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Independent voices from the The Washington Times Communities
Topic - Kris Kobach
Nearly 300 activists with a leftist, pro-immigration group marched on the Kansas secretary of state's home over the weekend, dropping shoes on his lawn that they said belonged to "the fathers he's deported."
The immigration debate may be ramping up in Washington but it's chilled in the states, where the crackdown fervor of two years ago has given way to a cautious approach amid changing political currents and court decisions.
Did you know that the uberclean United Nations, whose blue-helmeted troops have been charged with everything from rape to theft in Third World countries, is going to have an affiliate help us run our elections?
Amid the attacks and countercharges in Tuesday's debate, Mitt Romney appeared to make some news in saying he will seek to create ways to grant a path to citizenship to younger illegal immigrants brought here as children.
Moving to soften his immigration stance ever so slightly, Mitt Romney said this week he will not immediately deport the illegal immigrants granted tentative legal status by President Obama — and the Republican nominee also set a soft deadline for getting a broader immigration bill done in 18 months.
Democrats broke yet another barrier Wednesday when they invited an illegal immigrant young adult onto the stage at their nominating convention in Charlotte — part of a historic Hispanic outreach program that the party hopes will cement ties to the fast-growing ethnic voting bloc in the country.
For most voters, the Republicans' nominating convention has been filled with speeches about jobs, the economy, federal spending and President Obama's record. But for Hispanic voters getting their news from the Spanish-language press, the view is very different — and decidedly unsympathetic to the Republican Party.
Mitt Romney has spent much of this year's campaign attacking President Obama's economic record and attitude toward small businesses, but many in his party are beginning to warn him that he will have to focus more on his own qualifications to win this fall.
The difficulties Mitt Romney faces in wooing Hispanic voters this year were underscored Tuesday when the Republicans' top Hispanic outreach official said the former Massachusetts governor is "still deciding" his position on immigration.
Republicans underscored their difficulties in wooing Latino voters in this year's elections on Tuesday when the party's top Hispanic outreach official said it was unclear what likely presidential nominee Mitt Romney's stance would be on the critical issue of immigration.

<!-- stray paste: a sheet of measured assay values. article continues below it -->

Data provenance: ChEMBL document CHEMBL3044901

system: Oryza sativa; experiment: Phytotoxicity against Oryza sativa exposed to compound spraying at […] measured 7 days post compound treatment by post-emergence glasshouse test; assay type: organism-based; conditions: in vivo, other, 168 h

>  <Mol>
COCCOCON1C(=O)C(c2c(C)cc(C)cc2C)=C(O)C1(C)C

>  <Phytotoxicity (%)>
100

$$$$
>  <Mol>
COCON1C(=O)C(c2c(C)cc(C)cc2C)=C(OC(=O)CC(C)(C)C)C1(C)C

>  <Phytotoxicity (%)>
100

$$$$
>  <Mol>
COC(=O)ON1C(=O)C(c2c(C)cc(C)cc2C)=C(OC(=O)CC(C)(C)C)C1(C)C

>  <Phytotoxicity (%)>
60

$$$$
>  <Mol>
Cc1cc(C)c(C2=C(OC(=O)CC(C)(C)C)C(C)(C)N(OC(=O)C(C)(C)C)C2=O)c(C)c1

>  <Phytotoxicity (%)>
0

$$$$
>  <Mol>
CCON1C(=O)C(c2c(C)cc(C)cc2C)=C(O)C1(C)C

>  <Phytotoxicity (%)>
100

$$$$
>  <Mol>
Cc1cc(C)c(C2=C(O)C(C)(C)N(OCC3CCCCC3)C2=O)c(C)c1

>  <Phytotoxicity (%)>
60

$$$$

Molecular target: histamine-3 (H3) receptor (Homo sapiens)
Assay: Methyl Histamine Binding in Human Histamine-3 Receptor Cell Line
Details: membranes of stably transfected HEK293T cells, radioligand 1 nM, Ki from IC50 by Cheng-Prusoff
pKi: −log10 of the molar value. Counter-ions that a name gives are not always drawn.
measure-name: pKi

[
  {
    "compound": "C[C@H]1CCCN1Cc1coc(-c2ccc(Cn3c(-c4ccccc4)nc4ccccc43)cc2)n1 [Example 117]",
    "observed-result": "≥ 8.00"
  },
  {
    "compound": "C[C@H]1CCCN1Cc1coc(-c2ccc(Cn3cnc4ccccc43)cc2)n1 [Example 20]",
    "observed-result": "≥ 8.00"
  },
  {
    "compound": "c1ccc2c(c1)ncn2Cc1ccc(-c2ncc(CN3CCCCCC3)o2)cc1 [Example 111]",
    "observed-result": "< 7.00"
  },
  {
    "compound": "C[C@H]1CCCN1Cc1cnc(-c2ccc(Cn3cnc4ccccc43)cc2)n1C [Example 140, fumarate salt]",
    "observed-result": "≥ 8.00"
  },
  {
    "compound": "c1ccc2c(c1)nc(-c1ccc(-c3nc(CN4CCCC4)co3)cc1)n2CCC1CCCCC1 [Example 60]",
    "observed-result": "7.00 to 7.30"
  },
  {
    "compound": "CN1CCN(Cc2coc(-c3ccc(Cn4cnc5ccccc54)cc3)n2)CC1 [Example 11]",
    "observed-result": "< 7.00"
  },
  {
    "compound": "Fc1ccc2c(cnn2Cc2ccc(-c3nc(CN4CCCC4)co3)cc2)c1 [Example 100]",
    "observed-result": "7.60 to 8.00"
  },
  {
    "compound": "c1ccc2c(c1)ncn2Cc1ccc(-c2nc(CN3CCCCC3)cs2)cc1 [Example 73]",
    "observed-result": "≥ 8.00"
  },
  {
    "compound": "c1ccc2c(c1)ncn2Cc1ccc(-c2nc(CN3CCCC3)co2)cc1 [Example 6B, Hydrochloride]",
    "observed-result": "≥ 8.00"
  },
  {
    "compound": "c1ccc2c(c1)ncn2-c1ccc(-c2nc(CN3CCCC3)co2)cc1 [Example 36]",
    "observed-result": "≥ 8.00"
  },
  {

The Supreme Court's health care showdown last month was all about Constitution theory and prerogatives. Wednesday's arguments between Arizona and the Obama administration over the state's tough immigration law looks to be all about power.
With this weekend's endorsement by Arizona Gov. Jan Brewer, Mitt Romney has amassed the backing of what could be considered the trifecta of hard-liners on illegal immigration — and he will put that to the test with Hispanic voters Tuesday in Arizona's GOP primary.
A federal judge on Monday rejected a portion of a Nebraska city's ordinance that would have denied housing permits to illegal immigrants but upheld a requirement that employers verify the citizenship status of people they hire.
The Republican Party is beefing up its minority outreach nationwide and preparing to put its rising Latino stars on the campaign trail amid concerns that tough immigration rhetoric in the presidential primary is taking on an increasingly anti-Hispanic tone.
A normally obscure board in Kansas unanimously approved new regulations Thursday for abortion providers, moving the state closer to becoming the first in the nation without a clinic or doctor's office performing the procedures.
Kris Kobach, a law professor who helped write Arizona's legislation, said the suit was "a kitchen sink kind of complaint" that relies on piling up charges and hoping a court agrees with some of them.
"I think it's backfiring on the administration and on the open-borders crowd who thought that they could use this law as a rallying point for the upcoming elections," Mr. Kobach said.